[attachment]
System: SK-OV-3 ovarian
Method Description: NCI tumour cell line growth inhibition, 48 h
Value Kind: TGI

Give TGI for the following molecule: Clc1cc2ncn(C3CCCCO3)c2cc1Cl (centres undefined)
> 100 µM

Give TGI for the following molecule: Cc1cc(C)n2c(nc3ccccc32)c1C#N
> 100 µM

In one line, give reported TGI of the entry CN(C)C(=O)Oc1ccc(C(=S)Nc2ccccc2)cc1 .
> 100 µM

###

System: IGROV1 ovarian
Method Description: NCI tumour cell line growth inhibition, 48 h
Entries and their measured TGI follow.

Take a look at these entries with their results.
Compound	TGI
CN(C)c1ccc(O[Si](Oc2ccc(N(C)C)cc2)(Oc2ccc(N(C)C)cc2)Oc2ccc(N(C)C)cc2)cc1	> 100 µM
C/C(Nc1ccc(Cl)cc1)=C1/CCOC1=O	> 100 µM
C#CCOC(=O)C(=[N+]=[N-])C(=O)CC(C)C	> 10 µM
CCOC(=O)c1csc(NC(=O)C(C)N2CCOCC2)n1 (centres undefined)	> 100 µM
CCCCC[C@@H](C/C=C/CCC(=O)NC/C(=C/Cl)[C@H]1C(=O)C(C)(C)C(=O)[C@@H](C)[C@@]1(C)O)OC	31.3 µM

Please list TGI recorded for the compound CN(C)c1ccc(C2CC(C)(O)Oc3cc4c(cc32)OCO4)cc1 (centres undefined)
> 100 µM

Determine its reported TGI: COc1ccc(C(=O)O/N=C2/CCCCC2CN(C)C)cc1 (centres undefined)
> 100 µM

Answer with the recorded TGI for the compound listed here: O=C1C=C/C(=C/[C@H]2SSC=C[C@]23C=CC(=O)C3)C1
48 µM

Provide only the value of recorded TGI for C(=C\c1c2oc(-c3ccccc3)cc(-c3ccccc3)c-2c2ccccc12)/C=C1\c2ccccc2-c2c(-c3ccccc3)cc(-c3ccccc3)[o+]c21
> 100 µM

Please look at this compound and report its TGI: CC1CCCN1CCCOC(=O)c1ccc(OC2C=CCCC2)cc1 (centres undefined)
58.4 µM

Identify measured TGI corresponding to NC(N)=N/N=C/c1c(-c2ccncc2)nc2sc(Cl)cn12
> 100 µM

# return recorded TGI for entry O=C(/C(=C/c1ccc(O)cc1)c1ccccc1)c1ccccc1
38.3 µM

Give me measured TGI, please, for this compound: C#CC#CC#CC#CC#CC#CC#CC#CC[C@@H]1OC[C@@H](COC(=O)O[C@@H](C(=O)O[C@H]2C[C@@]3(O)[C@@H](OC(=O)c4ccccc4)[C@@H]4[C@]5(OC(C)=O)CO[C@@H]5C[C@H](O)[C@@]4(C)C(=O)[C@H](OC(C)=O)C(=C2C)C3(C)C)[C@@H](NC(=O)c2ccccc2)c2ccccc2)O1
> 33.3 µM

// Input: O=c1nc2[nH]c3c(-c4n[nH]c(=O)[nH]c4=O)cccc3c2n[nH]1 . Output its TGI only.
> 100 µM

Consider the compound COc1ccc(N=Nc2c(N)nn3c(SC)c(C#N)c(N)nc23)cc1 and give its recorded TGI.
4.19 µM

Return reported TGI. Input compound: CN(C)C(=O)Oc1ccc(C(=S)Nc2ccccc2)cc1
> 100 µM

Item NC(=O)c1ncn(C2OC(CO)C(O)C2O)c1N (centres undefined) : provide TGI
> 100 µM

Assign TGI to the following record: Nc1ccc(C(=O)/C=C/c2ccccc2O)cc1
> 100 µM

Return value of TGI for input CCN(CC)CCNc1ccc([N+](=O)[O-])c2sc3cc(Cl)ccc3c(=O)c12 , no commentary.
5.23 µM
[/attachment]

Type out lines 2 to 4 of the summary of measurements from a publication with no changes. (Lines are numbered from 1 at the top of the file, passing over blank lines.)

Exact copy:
Method Description: NCI tumour cell line growth inhibition, 48 h
Value Kind: TGI

Give TGI for the following molecule: Clc1cc2ncn(C3CCCCO3)c2cc1Cl (centres undefined)